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If you Google “Capelton Hill,” you won’t find much. The search engine will correct and redirect you: did you mean Mapleton Hill? Capelton Hill is a place that somehow still exists outside the grasp of algorithms and internet surveillance, in the rolling green foothills around North Hatley, Quebec. Without people who know the place, it basically wouldn’t exist. But those who know it won’t know it forever; their times will end, and their knowledge of and relationship to Capelton Hill will end as well.
This includes the members of Canadian band Stars, whose connections to North Hatley trace back to when vocalist Torquil Campbell’s grandfather built homes in the area in the late 1800s. For bandmates Campbell, Amy Millan, Chris Seligman, Evan Cranley, and Patty McGee, Capelton Hill is a place where things don’t change. The same scrappy chairs sit on the porch year after year, the same ancient stove haunts the kitchen, and old wood boards grow pale under the sun.
But around these things, people grow and age: the years march on, unforgiving, and remind us that like our parents and grandparents, we too will no longer exist here. The impossibly vivid explosions of emotion we feel for these places, which seem like some cosmic, universal force, will disappear.
The new record from Stars is about this place, these relationships, the inevitable decay of them all, and the joy and life that happens in between. It is called From Capelton Hill, a collection of 12 tracks that all, at their root, tie back to North Hatley.
“I guess what From Capelton Hill means to me is from memory, from the past, from a place that seems permanent but isn’t, and I think that that sense of impermanence is a big part of what’s in the record: realizing that things don’t last forever, and that even the things that I thought would be there forever aren’t going to be,” says Campbell. “Capelton Hill is a place where things in my mind, in my life, they’ve never changed. And yet it will go.”
These hard-won revelations aren’t solely the stuff of creeping dread; whether by nature or necessity, they’re also coloured on the record with a peaceful acceptance, like watching a world-ending tidal wave cresting and marveling at its magnitude. More than ever, the music on From Capelton Hill feels like a direct channeling of Stars’ decades-long pursuit: “This band has always been us trying to navigate what it means to be inside a life that is going to end,” says Millan. “And we’re getting closer.”
The record’s cover art tells this story, too. (It marks the first occasion that the members of Stars have been on the cover of a release.) The photo shows the band, dressed to the nines and stern like in an early 1900s family portrait, waist-deep in North Hatley’s Lac Massawippi in the pouring rain. The image evinces that which From Capelton Hill will tell listeners: this is Stars at their most courageous and naked.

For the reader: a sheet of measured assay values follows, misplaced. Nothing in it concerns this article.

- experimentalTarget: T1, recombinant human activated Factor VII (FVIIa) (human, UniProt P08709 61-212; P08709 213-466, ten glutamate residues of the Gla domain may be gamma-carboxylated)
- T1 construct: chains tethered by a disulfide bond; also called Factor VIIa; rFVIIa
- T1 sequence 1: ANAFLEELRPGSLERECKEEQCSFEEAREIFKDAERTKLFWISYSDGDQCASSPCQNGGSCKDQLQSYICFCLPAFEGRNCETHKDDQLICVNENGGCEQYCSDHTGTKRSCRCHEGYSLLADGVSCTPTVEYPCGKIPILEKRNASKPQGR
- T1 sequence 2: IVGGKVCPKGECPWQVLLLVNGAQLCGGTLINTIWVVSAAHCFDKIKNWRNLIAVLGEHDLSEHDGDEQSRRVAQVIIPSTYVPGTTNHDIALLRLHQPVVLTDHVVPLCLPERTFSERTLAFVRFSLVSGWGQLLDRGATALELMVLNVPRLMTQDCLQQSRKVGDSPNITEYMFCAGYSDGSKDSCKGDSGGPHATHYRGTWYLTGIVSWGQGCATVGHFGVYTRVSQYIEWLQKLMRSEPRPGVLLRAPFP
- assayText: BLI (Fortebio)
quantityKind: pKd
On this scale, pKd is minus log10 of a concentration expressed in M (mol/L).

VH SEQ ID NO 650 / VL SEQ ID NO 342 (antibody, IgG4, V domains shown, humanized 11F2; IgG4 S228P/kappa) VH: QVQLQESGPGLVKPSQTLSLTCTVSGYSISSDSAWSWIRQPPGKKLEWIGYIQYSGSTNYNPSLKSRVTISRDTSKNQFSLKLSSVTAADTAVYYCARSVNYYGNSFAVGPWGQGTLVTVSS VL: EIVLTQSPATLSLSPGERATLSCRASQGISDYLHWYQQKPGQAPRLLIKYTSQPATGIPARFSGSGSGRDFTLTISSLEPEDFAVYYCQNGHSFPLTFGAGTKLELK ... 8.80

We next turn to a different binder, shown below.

“What I love about the album,” Millan continues, “is that we’re chasing the truth of the matter rather than chasing a hook. We’re just telling the truth.”
The music for From Capelton Hill was composed between Seligman and Cranley over the first half of 2020, and after a first attempt to assemble the record from afar with mixed results, the band convened in Montreal to record with Marcus Paquin and Jace Lasek at Mixart Studios, Lasek’s Breakglass Studio, and the band’s own space, Zoomer. McGee says that after months of trying to work remotely, once they gathered in a room together, everything clicked—first as friends, then as a working band.
“We’re a bunch of fuckin’ jokers that get together and play music together, and the emotional spirit of that keeps us going,” McGee says. “We always want to be an electronic band, and we always end up being a human band. Those two things always meet.”
Campbell agrees: the band’s greatest work isn’t their recorded output, but the relationships they’ve built with one another. “Just being together for 20 years is a piece of art in and of itself,” he says.
From Capelton Hill begins with tinny dialogue from the 1964 film Seance On A Wet Afternoon : “Your guardian angel has put candles on both your knees; one on each knee.” Synths dance across a fading sunset sky before Campbell’s voice and McGee’s drums swell toward the chorus, buoyed by keys and guitar: “Tell me what the future will be/Take my hands and practice palmistry,” Campbell sings.
Lead single “Pretenders” follows, a triumphant, romantic, Thelma and Louise-level commitment to seeing things through, even as the walls close in: “We laid our bets, we made our beds on staying young forever,” Millan and Campbell sing in harmony on the soaring indie-anthem chorus. Millan wrote the song’s lyrics as a “love letter” to Campbell and the band’s origins. “When we wrote all those songs 20 years ago, we were young,” says Millan. “That’s what being in a band is: you’re putting down your chips on feeling young and being young. It doesn’t necessarily work out because time does its thing.”
“Obviously, we lost that bet,” says Campbell. “But we are young in the moment of singing it. That’s the incredible thing about music: you are young in the moment of singing that line, even if you’re 80.”